Finally, if you still find anchoring with the keel embarrassing, I suggest this. Take a towel and a scraper with you. As soon as you run aground use the towel to cover the boat name and get out of the boat with scraper in hand and act like you meant to do it!

Regards,

Brian
 

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Owned by Velcro
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756 Posts
Now there is someone who knows a thing or two about proper boating.
 

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Erskine Childers said:
'About running aground,' I persisted; 'surely that's apt to be dangerous?'

He sat up and felt round for a match.

'Not the least, if you know where you can run risks and where you can't; anyway, you can't possibly help it. That chart may look simple to you' -- ('simple!' I thought) -- 'but at half flood all those banks are covered; the islands and coasts are scarcely visible, they are so low, and everything looks the same.' This graphic description of a 'splendid cruising-ground' took away my breath. 'Of course there is risk sometimes -- choosing an anchorage requires care.'
Read/download "The Riddle Of The Sands" free. Welcome to sailnet.
 

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Lake Hack
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Lake wind shifts. Tack goes from fairly bad to stalled and sloppy. Lee bank gets close and she grounds. Reversing smoke sail comes on, swing keel cranks up a bit, re-position boat for better chance of staying clear of the bottom. If you're truly grounded on a swing keel, put down the bottle, you're done!
 

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Mermaid Hunter
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I used to have a girlfriend that drove cars this way...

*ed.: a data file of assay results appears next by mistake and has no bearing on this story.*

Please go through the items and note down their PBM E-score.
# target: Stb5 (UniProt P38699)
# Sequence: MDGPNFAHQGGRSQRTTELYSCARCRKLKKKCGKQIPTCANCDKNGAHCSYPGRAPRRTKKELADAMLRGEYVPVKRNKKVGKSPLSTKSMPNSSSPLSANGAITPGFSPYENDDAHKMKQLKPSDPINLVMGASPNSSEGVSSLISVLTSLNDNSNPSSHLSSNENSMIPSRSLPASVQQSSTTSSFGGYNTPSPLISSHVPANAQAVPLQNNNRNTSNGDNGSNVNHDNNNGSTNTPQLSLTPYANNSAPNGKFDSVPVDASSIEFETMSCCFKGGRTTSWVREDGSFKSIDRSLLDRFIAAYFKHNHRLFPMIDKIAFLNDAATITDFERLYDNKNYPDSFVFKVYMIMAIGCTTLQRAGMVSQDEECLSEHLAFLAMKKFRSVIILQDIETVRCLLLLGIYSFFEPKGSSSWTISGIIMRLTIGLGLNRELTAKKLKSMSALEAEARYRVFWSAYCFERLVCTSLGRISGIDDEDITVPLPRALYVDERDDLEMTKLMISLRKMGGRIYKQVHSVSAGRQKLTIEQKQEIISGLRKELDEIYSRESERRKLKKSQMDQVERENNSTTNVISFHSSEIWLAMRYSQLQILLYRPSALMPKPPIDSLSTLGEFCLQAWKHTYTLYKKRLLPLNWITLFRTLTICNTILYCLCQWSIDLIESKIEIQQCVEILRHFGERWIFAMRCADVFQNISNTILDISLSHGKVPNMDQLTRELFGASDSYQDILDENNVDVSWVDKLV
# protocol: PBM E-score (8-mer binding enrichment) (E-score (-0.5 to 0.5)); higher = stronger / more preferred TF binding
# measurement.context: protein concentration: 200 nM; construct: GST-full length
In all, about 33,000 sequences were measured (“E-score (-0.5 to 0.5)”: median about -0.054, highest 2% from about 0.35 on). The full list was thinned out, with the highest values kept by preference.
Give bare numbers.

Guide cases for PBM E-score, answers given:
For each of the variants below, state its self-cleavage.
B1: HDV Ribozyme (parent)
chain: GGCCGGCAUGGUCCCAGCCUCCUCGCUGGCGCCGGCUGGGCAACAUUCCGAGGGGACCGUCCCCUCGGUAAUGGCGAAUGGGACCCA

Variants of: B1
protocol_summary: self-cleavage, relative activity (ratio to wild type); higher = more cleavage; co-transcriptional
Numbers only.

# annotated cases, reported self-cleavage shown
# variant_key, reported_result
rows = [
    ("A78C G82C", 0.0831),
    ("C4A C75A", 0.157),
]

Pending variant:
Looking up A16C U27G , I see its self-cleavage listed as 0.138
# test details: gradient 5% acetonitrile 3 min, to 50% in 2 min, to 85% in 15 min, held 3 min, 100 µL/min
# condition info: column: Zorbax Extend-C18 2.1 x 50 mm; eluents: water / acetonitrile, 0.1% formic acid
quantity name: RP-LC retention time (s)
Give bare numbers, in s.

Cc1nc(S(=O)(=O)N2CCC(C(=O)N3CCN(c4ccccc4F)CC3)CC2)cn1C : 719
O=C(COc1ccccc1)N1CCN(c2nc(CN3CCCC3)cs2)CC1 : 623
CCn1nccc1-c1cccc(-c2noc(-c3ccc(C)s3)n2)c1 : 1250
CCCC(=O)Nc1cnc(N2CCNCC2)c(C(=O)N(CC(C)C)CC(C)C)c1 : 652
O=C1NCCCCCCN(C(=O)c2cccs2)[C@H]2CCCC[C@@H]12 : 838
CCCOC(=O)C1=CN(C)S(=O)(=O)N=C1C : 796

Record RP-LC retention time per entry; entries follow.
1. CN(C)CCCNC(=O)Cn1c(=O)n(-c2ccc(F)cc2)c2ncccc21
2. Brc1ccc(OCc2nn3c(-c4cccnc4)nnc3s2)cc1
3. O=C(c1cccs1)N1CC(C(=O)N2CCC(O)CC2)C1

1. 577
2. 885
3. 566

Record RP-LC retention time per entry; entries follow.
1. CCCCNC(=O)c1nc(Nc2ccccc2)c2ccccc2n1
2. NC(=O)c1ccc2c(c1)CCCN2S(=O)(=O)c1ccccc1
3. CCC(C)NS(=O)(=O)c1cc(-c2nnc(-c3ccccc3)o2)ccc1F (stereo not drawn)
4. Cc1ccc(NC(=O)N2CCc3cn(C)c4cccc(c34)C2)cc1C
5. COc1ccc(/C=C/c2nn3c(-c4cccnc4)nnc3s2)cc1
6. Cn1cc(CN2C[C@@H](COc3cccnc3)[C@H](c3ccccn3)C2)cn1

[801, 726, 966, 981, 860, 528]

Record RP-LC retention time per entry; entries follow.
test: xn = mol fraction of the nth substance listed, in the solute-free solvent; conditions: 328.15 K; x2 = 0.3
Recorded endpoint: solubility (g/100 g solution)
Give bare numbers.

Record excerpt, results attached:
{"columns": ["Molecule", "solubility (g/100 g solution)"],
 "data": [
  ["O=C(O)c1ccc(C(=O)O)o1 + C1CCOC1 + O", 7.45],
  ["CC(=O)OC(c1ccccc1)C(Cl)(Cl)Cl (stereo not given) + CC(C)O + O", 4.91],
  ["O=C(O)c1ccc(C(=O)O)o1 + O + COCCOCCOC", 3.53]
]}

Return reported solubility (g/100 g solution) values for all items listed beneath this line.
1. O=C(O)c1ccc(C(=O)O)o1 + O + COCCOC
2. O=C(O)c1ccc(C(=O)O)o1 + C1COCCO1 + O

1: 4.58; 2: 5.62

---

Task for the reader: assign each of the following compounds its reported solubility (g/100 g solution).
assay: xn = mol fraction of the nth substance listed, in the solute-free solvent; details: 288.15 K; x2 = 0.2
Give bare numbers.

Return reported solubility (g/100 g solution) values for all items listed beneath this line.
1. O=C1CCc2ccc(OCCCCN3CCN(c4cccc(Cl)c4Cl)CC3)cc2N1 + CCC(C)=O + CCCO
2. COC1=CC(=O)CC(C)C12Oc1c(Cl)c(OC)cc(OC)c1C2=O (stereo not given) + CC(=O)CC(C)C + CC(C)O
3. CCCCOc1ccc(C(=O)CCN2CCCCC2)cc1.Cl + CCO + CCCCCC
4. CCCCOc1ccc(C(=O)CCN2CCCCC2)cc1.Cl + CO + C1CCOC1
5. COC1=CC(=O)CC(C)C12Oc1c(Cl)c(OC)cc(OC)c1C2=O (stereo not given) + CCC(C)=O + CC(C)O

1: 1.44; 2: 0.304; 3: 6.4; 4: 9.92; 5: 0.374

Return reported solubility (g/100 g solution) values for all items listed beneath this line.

A girl friend's daughter had that problem. I found a 'Delta' nautical flag ("I am maneuvering with difficulty; keep clear") sticker for her bumper. No one else figured it out that I know of but it did always make me laugh.
 

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美國佬
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I have no problem running aground. When I lived in Florida, feeling your way around on the bottom was just about the only way to go anywhere cool with a 5'9" draft.

Now, my dad's former Sea Ray would touch bottom first with the propeller. What kind of nonsense is that?
 

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After grounding, I like to explore all sandbars with my metal detector. It looks cool and totally on purpose. I have not found anything of value yet, but I'm sure my odds for striking it rich are ever increasing. I'm looking for Blackbeard treasure, of course.
 

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2 very interesting groundings come to mind. The first was a powerboat that drove up onto the breakwall out in front of Navy Pier. The way the skipper "parked" his boat up on the rocks was masterful. In a hundred tries, I don't think I could have placed it up there so perfectly.

The second was a nice sport fisherman hauling pretty good in miami and it just beached itself up on a sand bar. They weren't going anywhere for a while.